Happy Birthday


Happy birthday, Bumpa.

There are so many things and people I wish you were here for.  I wish you’d met Josh, gotten to know the man I’d marry and share your wisdom and stories and humor.  I can imagine both of you working on computers together, making egg sandwiches together, laughing at silly jokes and making all the puns.  You would’ve loved him.

I wish you’d been at the hospital when Levi was born, to hold him and watch him stare back up at you.  I often wonder if you would’ve said Levi did the same as I did when you first held me — you said I stared right back and you knew I was a thinker, an observer.  You wouldn’t have gotten enough of him.  He was almost born on your birthday; only 10 days apart, and I know you would’ve been so close.

I wish you could still send me those sweet emails, the encouragement I always needed and the facts and tidbits we both enjoyed.  I wish we could sit together and talk business and photography, go on photoshoots and get ice cream.

You don’t have any more birthdays on earth but I know Heaven is treating you even better than we ever could.  I know you’re with Jesus in the best place possible.  And really, that’s the only comfort I have missing you here.  Maybe you’ll get to have the most amazing coffee ice cream today?  ;)

I’m going to go get some tissues now.  I love you, Bumpa.  Always.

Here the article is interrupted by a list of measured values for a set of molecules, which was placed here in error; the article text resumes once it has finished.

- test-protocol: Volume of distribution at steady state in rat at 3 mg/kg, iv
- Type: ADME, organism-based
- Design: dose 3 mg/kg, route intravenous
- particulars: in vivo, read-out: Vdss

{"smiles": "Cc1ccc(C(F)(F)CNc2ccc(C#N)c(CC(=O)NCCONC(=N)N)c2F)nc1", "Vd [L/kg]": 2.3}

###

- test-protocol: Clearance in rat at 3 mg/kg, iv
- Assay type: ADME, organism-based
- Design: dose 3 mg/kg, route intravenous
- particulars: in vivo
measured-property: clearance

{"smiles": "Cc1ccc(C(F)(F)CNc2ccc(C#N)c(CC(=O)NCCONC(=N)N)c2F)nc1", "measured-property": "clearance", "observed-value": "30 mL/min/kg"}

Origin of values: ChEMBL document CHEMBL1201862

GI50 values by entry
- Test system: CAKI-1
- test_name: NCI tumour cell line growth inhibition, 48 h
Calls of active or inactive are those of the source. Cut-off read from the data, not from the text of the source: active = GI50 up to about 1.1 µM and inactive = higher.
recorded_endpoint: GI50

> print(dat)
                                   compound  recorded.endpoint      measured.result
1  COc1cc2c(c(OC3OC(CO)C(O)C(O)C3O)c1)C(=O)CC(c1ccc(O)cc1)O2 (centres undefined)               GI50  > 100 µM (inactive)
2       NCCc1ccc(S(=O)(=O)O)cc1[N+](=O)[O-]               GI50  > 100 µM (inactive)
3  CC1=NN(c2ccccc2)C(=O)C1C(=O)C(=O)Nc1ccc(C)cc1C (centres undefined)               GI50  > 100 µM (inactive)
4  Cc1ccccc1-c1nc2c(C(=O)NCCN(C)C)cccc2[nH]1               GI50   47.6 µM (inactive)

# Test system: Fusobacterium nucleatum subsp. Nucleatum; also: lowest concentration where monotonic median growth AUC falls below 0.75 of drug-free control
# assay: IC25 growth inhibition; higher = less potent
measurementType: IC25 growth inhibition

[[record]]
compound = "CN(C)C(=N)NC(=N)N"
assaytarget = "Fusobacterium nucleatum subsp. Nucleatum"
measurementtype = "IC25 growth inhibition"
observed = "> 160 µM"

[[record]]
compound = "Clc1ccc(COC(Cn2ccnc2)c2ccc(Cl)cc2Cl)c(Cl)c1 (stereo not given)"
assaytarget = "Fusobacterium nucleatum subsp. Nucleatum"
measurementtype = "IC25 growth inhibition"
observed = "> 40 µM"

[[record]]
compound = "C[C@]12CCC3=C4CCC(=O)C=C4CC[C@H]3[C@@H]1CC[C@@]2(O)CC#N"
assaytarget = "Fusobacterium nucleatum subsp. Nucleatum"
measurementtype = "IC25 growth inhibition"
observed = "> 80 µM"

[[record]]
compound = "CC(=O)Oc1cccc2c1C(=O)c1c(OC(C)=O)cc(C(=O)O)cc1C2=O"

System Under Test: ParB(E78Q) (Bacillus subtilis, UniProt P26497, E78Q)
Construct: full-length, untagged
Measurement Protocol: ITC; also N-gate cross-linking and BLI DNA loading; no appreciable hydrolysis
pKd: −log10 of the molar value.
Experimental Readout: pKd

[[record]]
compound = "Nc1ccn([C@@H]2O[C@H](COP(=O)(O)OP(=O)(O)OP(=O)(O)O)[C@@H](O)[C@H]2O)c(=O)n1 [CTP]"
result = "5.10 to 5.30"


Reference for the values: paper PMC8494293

Dear Diary

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Mommy says she has to translate when I write to you.  Because I guess I write crazy and then she has to make it make sense.  But she says I do a good job anyways, and I think so too — don’t you?

I got to eat a muffin this morning and it was really yummy.  Mommy says there’s a beggie in it that’s green but I think it’s just green sprinkles.  She made them yesterday and I tried to take Daddy’s and he let me have some.  He didn’t like it when I tried to take a bite while it was in his mouth.

I got to talk to my Grammie yesterday too on Daddy’s screen.  There was a doggie making a lot of noise and I tried to see why but I don’t know.  Grammie was playing with the doggie.  We talked for a little time while we had dinner and then I didn’t want to eat anymore so I threw my food on the floor.  That always makes Mommy not happy but then I get out of my chair.  Grammie said we’d talk again soon — and she played peekaboo with me!

Daddy and Mommy played with me and then it was bedtime.  I don’t really like bedtime, because I like to play instead.  But I guess it’s okay because when I wake back up I get to play some more and it’s a new day all over again.  Today I got to play with Mommy’s pots and slam them on the floor and it made a LOT of noise!  I think I’m going to go do that again.

Oh, maybe not because Mommy said not right now.  It hurts her ears.  But I think she doesn’t know that it’s so fun.  I need to show her.



Dear Diary